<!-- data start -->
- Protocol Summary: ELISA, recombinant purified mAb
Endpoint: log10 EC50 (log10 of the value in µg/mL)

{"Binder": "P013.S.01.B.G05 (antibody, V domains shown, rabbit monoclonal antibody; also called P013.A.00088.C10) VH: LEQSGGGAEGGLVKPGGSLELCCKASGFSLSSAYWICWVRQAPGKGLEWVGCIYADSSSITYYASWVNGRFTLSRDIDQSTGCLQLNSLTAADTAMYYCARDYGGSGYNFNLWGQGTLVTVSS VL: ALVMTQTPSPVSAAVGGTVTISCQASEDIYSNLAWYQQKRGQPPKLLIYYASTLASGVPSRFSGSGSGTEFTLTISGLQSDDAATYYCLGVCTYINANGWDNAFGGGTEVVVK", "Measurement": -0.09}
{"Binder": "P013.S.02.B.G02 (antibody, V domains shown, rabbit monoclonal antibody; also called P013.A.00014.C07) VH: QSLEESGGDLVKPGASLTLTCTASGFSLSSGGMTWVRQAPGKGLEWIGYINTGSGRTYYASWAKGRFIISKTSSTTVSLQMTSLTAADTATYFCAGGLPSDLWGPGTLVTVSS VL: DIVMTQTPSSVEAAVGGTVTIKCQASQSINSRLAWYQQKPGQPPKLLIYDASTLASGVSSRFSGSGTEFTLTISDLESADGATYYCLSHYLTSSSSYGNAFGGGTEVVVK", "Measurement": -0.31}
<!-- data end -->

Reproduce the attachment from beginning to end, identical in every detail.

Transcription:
- Protocol Summary: ELISA, recombinant purified mAb
Endpoint: log10 EC50 (log10 of the value in µg/mL)

{"Binder": "P013.S.01.B.G05 (antibody, V domains shown, rabbit monoclonal antibody; also called P013.A.00088.C10) VH: LEQSGGGAEGGLVKPGGSLELCCKASGFSLSSAYWICWVRQAPGKGLEWVGCIYADSSSITYYASWVNGRFTLSRDIDQSTGCLQLNSLTAADTAMYYCARDYGGSGYNFNLWGQGTLVTVSS VL: ALVMTQTPSPVSAAVGGTVTISCQASEDIYSNLAWYQQKRGQPPKLLIYYASTLASGVPSRFSGSGSGTEFTLTISGLQSDDAATYYCLGVCTYINANGWDNAFGGGTEVVVK", "Measurement": -0.09}
{"Binder": "P013.S.02.B.G02 (antibody, V domains shown, rabbit monoclonal antibody; also called P013.A.00014.C07) VH: QSLEESGGDLVKPGASLTLTCTASGFSLSSGGMTWVRQAPGKGLEWIGYINTGSGRTYYASWAKGRFIISKTSSTTVSLQMTSLTAADTATYFCAGGLPSDLWGPGTLVTVSS VL: DIVMTQTPSSVEAAVGGTVTIKCQASQSINSRLAWYQQKPGQPPKLLIYDASTLASGVSSRFSGSGTEFTLTISDLESADGATYYCLSHYLTSSSSYGNAFGGGTEVVVK", "Measurement": -0.31}